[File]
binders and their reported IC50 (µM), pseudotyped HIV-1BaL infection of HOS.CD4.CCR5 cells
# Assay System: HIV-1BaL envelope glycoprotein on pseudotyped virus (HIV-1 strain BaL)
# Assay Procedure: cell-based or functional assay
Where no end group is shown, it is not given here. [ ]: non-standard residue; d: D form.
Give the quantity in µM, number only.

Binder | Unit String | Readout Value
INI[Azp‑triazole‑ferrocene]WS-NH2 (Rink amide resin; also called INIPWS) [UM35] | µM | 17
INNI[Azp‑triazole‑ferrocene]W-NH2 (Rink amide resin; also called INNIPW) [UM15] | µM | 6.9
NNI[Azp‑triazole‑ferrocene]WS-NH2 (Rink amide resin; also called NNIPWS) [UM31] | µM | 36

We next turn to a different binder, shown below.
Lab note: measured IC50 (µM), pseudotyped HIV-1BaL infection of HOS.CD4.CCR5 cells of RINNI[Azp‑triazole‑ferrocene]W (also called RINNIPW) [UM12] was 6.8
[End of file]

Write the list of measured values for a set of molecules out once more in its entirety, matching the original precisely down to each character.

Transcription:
binders and their reported IC50 (µM), pseudotyped HIV-1BaL infection of HOS.CD4.CCR5 cells
# Assay System: HIV-1BaL envelope glycoprotein on pseudotyped virus (HIV-1 strain BaL)
# Assay Procedure: cell-based or functional assay
Where no end group is shown, it is not given here. [ ]: non-standard residue; d: D form.
Give the quantity in µM, number only.

Binder | Unit String | Readout Value
INI[Azp‑triazole‑ferrocene]WS-NH2 (Rink amide resin; also called INIPWS) [UM35] | µM | 17
INNI[Azp‑triazole‑ferrocene]W-NH2 (Rink amide resin; also called INNIPW) [UM15] | µM | 6.9
NNI[Azp‑triazole‑ferrocene]WS-NH2 (Rink amide resin; also called NNIPWS) [UM31] | µM | 36

We next turn to a different binder, shown below.
Lab note: measured IC50 (µM), pseudotyped HIV-1BaL infection of HOS.CD4.CCR5 cells of RINNI[Azp‑triazole‑ferrocene]W (also called RINNIPW) [UM12] was 6.8